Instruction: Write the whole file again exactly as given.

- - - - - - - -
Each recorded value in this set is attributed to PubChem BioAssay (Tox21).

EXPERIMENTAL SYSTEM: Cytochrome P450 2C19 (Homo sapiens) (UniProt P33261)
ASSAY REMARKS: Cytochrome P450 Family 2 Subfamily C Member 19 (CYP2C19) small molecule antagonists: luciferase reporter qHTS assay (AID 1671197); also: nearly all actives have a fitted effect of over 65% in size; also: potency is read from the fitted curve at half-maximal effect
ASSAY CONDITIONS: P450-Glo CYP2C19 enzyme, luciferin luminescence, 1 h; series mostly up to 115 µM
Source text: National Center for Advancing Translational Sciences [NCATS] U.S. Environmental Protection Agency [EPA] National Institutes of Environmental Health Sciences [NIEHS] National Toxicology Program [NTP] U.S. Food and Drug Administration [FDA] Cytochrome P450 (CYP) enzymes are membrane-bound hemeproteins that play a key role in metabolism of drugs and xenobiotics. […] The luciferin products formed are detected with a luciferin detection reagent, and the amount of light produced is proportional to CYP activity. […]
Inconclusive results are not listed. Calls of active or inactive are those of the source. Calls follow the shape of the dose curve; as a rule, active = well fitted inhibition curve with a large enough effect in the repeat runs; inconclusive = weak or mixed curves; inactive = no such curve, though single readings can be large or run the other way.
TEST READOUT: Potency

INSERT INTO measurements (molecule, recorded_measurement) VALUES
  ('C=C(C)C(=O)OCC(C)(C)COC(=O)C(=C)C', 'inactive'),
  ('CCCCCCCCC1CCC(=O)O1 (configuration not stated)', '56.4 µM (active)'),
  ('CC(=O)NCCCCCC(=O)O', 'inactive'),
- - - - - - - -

Each recorded value in this set is attributed to PubChem BioAssay (Tox21).

EXPERIMENTAL SYSTEM: Cytochrome P450 2C19 (Homo sapiens) (UniProt P33261)
ASSAY REMARKS: Cytochrome P450 Family 2 Subfamily C Member 19 (CYP2C19) small molecule antagonists: luciferase reporter qHTS assay (AID 1671197); also: nearly all actives have a fitted effect of over 65% in size; also: potency is read from the fitted curve at half-maximal effect
ASSAY CONDITIONS: P450-Glo CYP2C19 enzyme, luciferin luminescence, 1 h; series mostly up to 115 µM
Source text: National Center for Advancing Translational Sciences [NCATS] U.S. Environmental Protection Agency [EPA] National Institutes of Environmental Health Sciences [NIEHS] National Toxicology Program [NTP] U.S. Food and Drug Administration [FDA] Cytochrome P450 (CYP) enzymes are membrane-bound hemeproteins that play a key role in metabolism of drugs and xenobiotics. […] The luciferin products formed are detected with a luciferin detection reagent, and the amount of light produced is proportional to CYP activity. […]
Inconclusive results are not listed. Calls of active or inactive are those of the source. Calls follow the shape of the dose curve; as a rule, active = well fitted inhibition curve with a large enough effect in the repeat runs; inconclusive = weak or mixed curves; inactive = no such curve, though single readings can be large or run the other way.
TEST READOUT: Potency

INSERT INTO measurements (molecule, recorded_measurement) VALUES
  ('C=C(C)C(=O)OCC(C)(C)COC(=O)C(=C)C', 'inactive'),
  ('CCCCCCCCC1CCC(=O)O1 (configuration not stated)', '56.4 µM (active)'),
  ('CC(=O)NCCCCCC(=O)O', 'inactive'),